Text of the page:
INTERNATIONAL DESK: Japanese agriculture and heavy equipment firm Kubota Corp is in talks with the Nanda family – promoters of India’s Escorts NSE -0.77 % Ltd – to increase its stake and eventually become a controlling shareholder in the tractor maker and engineering construction company, said people aware of the matter.
This is part of the Osaka-based conglomerate’s strategy to double down on the growth potential of the tractor market in India.
The Faridabad-based Escorts Group is exploring a complete sale of the promoter holding, although this could happen in stages, said the people cited above.
The Nanda family led by chairman Nikhil Nanda held 36.59% of the listed Escorts at the end of June. Of this, 24.99% is owned via the Escorts Benefit & Welfare Trust.
As per plan, Kubota Corp intends to initially pick up around 15% from the promoters, said the people mentioned above.
Escorts Shares Surged 30% in Last 3 Months
Shares in Escorts have surged 30% in the last three months, outperforming the benchmark Sensex, which gained 12.05% in the same period. The stock closed at Rs 1,519.45, up 3.1%, on the BSE Wednesday, for a market value of Rs 20,487.44 crore. Based on this, the promoter holding will be valued at Rs 7,496.35 crore.
“Eventually, the Nanda family will sell the firm out completely to Kubota. However, as of now, the Japanese are also slightly cautious and are not in a hurry,” said one of the people cited above. “Most probably, these shares would be brought from the Escorts Benefit & Welfare Trust.”
Escorts told ET, “This was market speculation. As a matter of company policy we do not comment on speculations or rumours.”
Kubota didn’t respond to queries sent on Tuesday.
Escorts was at the heart of one of India’s early hostile takeover attempts in the early 1980s when UK-based Swraj Paul sought to acquire it. The bid failed after a fierce judicial and political battle. Paul’s other target at the time was DCM Ltd. Escorts used to manufacture Yamaha motorcycles and also had its own Rajdoot motorcycle brand.
The company, founded by brothers Har Prasad Nanda and Yudi Nanda in pre-Independent India, is the fourth-largest tractor maker in the country with 11.3% market share in FY21. The group also has business interests in construction equipment and the railways space. Escorts started its agri machinery manufacturing plant in Faridabad in 1960.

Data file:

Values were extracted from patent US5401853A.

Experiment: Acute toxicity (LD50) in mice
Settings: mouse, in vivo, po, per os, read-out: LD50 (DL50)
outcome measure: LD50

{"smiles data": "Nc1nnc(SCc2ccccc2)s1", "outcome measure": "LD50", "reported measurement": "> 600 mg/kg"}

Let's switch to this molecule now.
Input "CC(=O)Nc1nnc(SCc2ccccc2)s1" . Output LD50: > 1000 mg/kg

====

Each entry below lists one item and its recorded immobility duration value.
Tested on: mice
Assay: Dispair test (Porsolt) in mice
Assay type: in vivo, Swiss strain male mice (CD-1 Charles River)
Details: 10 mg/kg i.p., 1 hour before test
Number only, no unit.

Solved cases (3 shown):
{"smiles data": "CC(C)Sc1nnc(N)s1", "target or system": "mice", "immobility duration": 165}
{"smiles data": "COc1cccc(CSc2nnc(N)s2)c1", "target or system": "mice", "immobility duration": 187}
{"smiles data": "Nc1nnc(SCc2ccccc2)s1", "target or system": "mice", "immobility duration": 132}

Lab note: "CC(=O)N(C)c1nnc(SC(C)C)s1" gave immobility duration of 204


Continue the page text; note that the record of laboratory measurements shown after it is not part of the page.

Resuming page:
In March last year, Kubota acquired about 9.9% of Escorts through preferential allotment. Escorts allotted 12.3 million equity shares through a preferential issue to Kubota at an issue price of Rs 850 per equity share, the company said in a regulatory filing in March 2020. Subsequent to the preferential allotment to Kubota, Escorts undertook a cut in its share capital from the shares held by the Escorts Benefit and Welfare Trust.
Having started operations in 1890, Kubota is engaged in the production of tractors, agricultural equipment, engines, construction equipment, vending machines, pipe, valves, cast metal, pumps and equipment for water purification, sewage treatment and air conditioning. The company has plans to expand in rural India, considering the growth potential.
Analysts say this is the right time for Kubota as the tractor market is currently booming.
“Kubota aims to establish a joint research and development centre with Escorts to develop products that are optimised for the local market and shorten the development period,” said an industry insider.
Escorts reported a net profit of Rs 185.2 crore in the June quarter, doubling from a year ago but down from Rs 271.3 crore in the March quarter.
“Unlocking has helped in building demand across farming community and we certainly hope that with sustained government efforts, tractor and agri equipment industry and construction equipment industry will be back on a growth path,” said Nikhil Nanda, CMD of Escorts, at the time of announcing the last quarterly results.
The demand outlook is turning murky, which raises uncertainties over the next 12-15 months, though the Kubota joint venture, a leaner cost structure, recovery in railways/construction equipment, and a strong balance sheet will dilute impact on the P&L, according to a Motilal Oswal report. (The Economic Times)